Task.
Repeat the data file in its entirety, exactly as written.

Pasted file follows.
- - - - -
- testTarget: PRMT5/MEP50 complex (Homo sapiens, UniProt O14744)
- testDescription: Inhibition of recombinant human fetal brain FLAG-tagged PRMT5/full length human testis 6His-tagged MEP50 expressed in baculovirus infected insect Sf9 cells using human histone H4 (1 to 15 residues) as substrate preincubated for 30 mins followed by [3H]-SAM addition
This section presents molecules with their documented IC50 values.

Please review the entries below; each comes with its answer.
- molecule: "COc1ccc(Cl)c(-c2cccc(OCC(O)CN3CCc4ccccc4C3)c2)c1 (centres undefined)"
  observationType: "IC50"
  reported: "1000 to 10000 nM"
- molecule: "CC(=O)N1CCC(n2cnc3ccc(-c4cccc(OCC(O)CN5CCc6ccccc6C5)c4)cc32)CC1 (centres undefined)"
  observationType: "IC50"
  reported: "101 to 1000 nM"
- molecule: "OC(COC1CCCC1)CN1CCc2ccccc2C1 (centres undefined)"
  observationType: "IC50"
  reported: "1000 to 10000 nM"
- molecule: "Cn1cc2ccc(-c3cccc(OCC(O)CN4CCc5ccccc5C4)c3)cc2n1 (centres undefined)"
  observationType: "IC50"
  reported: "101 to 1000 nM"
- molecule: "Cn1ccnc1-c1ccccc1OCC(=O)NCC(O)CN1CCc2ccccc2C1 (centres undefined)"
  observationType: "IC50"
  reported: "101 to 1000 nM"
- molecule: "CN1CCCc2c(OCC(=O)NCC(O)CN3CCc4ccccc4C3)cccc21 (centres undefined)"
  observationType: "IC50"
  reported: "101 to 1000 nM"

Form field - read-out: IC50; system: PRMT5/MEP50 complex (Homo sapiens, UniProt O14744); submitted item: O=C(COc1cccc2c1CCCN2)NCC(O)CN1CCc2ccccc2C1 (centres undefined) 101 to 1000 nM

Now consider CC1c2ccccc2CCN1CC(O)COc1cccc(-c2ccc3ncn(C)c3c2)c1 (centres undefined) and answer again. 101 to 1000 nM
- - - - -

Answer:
- testTarget: PRMT5/MEP50 complex (Homo sapiens, UniProt O14744)
- testDescription: Inhibition of recombinant human fetal brain FLAG-tagged PRMT5/full length human testis 6His-tagged MEP50 expressed in baculovirus infected insect Sf9 cells using human histone H4 (1 to 15 residues) as substrate preincubated for 30 mins followed by [3H]-SAM addition
This section presents molecules with their documented IC50 values.

Please review the entries below; each comes with its answer.
- molecule: "COc1ccc(Cl)c(-c2cccc(OCC(O)CN3CCc4ccccc4C3)c2)c1 (centres undefined)"
  observationType: "IC50"
  reported: "1000 to 10000 nM"
- molecule: "CC(=O)N1CCC(n2cnc3ccc(-c4cccc(OCC(O)CN5CCc6ccccc6C5)c4)cc32)CC1 (centres undefined)"
  observationType: "IC50"
  reported: "101 to 1000 nM"
- molecule: "OC(COC1CCCC1)CN1CCc2ccccc2C1 (centres undefined)"
  observationType: "IC50"
  reported: "1000 to 10000 nM"
- molecule: "Cn1cc2ccc(-c3cccc(OCC(O)CN4CCc5ccccc5C4)c3)cc2n1 (centres undefined)"
  observationType: "IC50"
  reported: "101 to 1000 nM"
- molecule: "Cn1ccnc1-c1ccccc1OCC(=O)NCC(O)CN1CCc2ccccc2C1 (centres undefined)"
  observationType: "IC50"
  reported: "101 to 1000 nM"
- molecule: "CN1CCCc2c(OCC(=O)NCC(O)CN3CCc4ccccc4C3)cccc21 (centres undefined)"
  observationType: "IC50"
  reported: "101 to 1000 nM"

Form field - read-out: IC50; system: PRMT5/MEP50 complex (Homo sapiens, UniProt O14744); submitted item: O=C(COc1cccc2c1CCCN2)NCC(O)CN1CCc2ccccc2C1 (centres undefined) 101 to 1000 nM

Now consider CC1c2ccccc2CCN1CC(O)COc1cccc(-c2ccc3ncn(C)c3c2)c1 (centres undefined) and answer again. 101 to 1000 nM